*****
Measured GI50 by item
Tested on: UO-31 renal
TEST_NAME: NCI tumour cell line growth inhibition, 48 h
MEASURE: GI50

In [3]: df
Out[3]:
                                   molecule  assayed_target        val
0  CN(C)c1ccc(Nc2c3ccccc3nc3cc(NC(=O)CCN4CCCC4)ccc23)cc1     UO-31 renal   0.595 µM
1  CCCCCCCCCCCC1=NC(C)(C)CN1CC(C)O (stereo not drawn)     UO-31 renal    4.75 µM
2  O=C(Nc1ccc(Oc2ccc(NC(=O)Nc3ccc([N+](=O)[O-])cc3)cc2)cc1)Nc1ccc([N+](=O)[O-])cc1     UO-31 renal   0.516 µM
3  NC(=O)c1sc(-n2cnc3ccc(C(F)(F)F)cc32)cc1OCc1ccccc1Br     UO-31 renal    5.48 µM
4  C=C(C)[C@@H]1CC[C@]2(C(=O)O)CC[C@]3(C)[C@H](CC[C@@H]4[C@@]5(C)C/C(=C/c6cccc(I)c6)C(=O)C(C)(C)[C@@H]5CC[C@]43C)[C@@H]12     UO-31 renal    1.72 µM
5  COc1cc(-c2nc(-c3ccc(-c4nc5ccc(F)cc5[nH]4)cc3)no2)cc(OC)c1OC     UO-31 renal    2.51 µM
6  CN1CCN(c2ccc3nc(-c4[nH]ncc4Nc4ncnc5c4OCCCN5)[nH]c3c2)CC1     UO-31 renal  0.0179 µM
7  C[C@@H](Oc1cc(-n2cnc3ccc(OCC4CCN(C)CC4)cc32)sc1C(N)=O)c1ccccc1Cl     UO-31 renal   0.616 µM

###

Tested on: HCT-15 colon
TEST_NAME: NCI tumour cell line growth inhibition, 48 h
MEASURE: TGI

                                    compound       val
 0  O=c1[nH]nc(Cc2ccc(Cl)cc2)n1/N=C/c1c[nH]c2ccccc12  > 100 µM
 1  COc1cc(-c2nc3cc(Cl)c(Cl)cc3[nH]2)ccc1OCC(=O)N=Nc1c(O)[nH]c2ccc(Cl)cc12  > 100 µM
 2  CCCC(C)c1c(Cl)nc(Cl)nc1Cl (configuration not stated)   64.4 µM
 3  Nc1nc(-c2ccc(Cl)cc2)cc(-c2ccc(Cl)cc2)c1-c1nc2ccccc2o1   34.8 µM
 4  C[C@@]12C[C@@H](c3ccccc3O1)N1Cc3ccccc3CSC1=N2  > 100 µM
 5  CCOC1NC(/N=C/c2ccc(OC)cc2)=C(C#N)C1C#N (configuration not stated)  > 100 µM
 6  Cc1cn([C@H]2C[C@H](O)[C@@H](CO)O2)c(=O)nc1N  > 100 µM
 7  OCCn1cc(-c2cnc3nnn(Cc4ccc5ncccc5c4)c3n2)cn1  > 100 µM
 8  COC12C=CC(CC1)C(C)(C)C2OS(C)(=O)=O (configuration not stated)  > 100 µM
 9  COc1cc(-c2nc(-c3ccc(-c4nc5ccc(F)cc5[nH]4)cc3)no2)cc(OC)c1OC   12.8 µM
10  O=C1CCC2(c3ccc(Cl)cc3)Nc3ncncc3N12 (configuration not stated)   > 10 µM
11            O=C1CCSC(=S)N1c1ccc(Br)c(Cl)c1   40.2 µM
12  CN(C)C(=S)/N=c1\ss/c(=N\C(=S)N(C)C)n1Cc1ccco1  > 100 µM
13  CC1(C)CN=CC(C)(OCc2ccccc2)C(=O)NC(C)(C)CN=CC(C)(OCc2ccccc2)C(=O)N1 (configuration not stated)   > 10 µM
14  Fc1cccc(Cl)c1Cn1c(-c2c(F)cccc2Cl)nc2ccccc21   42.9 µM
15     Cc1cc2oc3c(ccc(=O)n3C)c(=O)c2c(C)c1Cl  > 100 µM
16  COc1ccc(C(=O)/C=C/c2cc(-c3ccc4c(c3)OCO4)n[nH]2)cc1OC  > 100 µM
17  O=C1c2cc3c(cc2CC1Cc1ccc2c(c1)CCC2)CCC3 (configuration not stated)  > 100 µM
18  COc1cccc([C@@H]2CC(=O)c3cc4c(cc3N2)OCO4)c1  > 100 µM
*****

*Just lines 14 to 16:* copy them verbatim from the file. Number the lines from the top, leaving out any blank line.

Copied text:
6  CN1CCN(c2ccc3nc(-c4[nH]ncc4Nc4ncnc5c4OCCCN5)[nH]c3c2)CC1     UO-31 renal  0.0179 µM
7  C[C@@H](Oc1cc(-n2cnc3ccc(OCC4CCN(C)CC4)cc32)sc1C(N)=O)c1ccccc1Cl     UO-31 renal   0.616 µM

###